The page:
Microorganism numbers were analyzed using the plate count method as described by [19], and reported as colony-forming unit (cfu)/g of FM. Fresh or wilted forage samples (1,000 g) or silage samples (200 g) were sub-sampled for 10 g samples. Then, each sample (10 g) was homogenized with 90 mL sterilized distilled water, and serial dilutions in 0.85% sodium chloride solution at 10−1 to 10−5. Each dilution (20 μL) was dropped and spread on prepared agar plates. MRS agar (Difco Laboratories, Detroit, MI, USA) was used for the LAB count, which the agar plates were put into an anaerobic box (TE–HER Hard Anaerobox, ANX–1; Hirosawa Ltd., Tokyo, Japan), and incubation at 30°C for 48 h in an incubator. Blue light broth agar (Nissui-seiyaku Ltd., Tokyo, Japan) was used for coliform bacteria counts after incubating at 30°C for 48 h. Nutrient agar (Difco, USA) and potato dextrose agar (Nissui-seiyaku, Japan) were used for aerobic bacteria, yeast, and mold. Mold was counted after 2 d of incubation. Yeasts were distinguished from molds or bacteria by colony appearance and cell morphology observation.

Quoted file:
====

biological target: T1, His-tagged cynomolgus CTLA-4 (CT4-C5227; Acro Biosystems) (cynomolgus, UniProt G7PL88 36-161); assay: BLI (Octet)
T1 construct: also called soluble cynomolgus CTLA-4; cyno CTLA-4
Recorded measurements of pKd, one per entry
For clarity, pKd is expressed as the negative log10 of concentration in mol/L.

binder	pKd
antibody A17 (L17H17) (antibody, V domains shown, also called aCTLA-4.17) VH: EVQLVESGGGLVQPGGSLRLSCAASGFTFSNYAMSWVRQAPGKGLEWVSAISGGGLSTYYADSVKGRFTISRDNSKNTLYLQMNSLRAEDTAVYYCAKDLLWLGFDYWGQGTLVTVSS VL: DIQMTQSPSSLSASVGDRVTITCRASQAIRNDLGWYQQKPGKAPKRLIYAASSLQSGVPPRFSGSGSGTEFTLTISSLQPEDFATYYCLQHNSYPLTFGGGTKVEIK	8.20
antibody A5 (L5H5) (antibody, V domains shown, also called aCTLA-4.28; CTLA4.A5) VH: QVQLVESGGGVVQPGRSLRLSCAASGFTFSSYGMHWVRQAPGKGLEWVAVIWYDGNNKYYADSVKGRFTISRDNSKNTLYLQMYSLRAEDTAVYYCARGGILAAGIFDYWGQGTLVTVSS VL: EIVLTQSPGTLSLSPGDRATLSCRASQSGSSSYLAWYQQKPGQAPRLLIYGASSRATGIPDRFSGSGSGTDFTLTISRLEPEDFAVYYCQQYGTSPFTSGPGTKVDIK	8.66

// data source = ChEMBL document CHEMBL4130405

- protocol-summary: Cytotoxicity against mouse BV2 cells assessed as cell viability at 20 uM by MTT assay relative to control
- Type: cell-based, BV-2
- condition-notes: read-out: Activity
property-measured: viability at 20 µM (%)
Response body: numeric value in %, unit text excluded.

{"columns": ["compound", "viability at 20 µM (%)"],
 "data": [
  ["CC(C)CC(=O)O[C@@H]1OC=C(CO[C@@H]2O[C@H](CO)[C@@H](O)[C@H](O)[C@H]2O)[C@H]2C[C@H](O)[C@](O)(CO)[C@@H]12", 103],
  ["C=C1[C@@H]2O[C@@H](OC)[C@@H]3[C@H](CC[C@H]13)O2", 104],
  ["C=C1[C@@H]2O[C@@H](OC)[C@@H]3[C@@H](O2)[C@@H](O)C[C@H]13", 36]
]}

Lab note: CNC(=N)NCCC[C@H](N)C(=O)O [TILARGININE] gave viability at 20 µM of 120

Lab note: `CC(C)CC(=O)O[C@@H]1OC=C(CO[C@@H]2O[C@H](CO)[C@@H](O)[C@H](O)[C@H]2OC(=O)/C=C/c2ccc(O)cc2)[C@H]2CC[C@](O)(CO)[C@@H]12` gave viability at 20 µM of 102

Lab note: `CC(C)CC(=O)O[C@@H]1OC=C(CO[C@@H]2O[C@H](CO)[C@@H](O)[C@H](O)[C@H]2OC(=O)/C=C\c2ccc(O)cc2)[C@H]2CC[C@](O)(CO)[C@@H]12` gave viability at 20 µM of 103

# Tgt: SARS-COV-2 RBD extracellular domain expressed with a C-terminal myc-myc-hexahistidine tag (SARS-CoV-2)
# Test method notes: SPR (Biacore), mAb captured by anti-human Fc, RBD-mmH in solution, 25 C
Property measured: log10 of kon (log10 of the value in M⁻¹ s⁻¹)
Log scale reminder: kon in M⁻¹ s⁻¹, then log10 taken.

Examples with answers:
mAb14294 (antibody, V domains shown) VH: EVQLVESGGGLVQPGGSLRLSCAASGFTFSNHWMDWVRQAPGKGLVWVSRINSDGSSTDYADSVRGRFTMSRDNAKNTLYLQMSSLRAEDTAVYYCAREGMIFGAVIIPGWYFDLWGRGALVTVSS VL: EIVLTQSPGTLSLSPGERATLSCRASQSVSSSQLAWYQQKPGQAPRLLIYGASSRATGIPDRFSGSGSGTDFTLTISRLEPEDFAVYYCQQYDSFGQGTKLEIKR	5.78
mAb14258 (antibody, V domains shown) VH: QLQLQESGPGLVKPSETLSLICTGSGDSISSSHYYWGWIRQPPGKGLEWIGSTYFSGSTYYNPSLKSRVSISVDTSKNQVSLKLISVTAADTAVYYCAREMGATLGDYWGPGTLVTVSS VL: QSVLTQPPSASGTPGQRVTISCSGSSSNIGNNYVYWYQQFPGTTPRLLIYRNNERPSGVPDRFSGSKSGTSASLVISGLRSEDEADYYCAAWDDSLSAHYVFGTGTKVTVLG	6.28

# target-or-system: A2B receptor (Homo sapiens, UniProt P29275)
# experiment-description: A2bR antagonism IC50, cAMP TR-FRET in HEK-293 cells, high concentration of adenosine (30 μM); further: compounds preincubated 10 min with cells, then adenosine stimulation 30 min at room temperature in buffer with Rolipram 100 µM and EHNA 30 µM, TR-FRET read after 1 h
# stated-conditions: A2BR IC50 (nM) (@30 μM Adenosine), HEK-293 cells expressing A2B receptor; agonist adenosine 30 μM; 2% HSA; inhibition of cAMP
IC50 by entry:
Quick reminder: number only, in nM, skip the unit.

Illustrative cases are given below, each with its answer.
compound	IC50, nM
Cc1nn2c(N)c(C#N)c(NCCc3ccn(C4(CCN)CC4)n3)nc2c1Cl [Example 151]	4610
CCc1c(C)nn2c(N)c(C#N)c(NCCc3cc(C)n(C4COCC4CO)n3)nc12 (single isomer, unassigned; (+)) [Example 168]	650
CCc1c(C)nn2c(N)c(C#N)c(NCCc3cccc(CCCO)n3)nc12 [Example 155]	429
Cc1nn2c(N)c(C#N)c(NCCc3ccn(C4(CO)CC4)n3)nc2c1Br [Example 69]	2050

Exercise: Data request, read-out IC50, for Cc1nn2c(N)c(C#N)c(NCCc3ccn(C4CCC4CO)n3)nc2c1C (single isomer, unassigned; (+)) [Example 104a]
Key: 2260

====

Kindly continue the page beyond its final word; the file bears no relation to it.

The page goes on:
Chemical composition

Cold water extraction of silage samples was used for fermentation end-product analysis following the method of Cai [20]. Ten grams of wet silage was soaked with 90 mL sterilized distilled water, and then, incubated at 4°C in a refrigerator overnight. Silage pH was measured immediately after incubating using a glass electrode pH meter (FiveGo; Mettler Toledo, Greifensee, Switzerland), and 10 mL of cold water extract was sampled and stored at −20°C for further analysis of organic acids and ammonia nitrogen concentrations. Organic acid content of silages was measured by HPLC methods [20]. Ammonia nitrogen concentration was analyzed using a spectrophotometer (UV/VIS Spectrometer, PG Instruments Ltd., London, UK) [21]. The lactate buffering capacity (LBC) of forages was analyzed by the titration method viz. 10 g of sample homogenized with distilled water, titrated with 0.1 M hydrochloric acid (HCl) to decrease pH from initial pH to 3, then titrated to pH 6 with 0.1 M sodium hydroxide (NaOH) [13]. The WSC content of forage was extracted and measured following the methods of [16].